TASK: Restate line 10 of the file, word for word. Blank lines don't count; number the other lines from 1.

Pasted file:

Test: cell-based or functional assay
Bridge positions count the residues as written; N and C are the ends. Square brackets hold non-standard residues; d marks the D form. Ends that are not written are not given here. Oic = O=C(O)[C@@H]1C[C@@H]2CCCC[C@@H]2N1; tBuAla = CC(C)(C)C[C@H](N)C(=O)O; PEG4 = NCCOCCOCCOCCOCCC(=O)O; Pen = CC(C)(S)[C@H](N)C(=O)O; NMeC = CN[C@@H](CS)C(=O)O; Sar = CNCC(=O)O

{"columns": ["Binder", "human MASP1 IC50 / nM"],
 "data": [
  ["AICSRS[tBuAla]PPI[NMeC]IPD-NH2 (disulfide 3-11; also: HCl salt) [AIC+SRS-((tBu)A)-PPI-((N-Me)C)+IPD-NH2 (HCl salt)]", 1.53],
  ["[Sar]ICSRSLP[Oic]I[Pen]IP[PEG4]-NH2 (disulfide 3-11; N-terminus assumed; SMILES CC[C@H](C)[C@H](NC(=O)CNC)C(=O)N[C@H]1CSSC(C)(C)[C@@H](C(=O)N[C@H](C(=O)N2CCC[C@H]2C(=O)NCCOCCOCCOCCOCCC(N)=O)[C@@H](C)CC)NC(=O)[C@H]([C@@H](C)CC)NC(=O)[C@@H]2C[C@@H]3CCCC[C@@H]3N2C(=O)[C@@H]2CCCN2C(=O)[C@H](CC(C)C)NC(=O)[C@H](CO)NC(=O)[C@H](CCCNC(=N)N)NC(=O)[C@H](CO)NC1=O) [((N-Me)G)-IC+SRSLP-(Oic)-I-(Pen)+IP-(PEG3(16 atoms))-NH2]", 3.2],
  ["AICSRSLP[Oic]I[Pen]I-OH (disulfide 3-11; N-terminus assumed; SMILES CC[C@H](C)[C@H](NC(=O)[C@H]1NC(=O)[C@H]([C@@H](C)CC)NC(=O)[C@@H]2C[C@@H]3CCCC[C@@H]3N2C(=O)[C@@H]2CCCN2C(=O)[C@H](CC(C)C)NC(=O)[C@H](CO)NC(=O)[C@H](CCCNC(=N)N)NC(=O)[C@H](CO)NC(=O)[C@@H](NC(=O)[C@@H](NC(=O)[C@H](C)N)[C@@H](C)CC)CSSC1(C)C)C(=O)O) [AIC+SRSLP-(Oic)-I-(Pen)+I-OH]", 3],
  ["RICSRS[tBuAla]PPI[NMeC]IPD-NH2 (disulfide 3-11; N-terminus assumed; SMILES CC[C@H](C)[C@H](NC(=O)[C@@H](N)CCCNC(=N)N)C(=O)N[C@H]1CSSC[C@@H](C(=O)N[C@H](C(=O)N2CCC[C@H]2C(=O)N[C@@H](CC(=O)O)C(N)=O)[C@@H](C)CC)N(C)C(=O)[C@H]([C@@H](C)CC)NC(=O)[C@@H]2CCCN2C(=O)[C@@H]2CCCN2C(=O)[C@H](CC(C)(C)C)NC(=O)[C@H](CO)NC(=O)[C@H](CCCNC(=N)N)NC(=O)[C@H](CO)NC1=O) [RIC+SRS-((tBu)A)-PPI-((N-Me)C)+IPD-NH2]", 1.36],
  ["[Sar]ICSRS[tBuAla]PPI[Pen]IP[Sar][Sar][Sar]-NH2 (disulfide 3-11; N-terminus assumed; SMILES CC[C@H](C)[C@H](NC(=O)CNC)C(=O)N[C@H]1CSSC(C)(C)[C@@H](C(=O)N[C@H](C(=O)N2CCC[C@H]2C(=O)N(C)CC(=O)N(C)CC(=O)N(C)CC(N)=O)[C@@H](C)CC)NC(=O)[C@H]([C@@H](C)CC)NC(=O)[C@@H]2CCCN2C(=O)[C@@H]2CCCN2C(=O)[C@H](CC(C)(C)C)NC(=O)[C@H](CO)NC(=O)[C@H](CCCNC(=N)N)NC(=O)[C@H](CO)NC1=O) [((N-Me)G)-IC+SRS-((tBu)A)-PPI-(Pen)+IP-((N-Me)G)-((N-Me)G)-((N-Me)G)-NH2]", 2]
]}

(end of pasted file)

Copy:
]}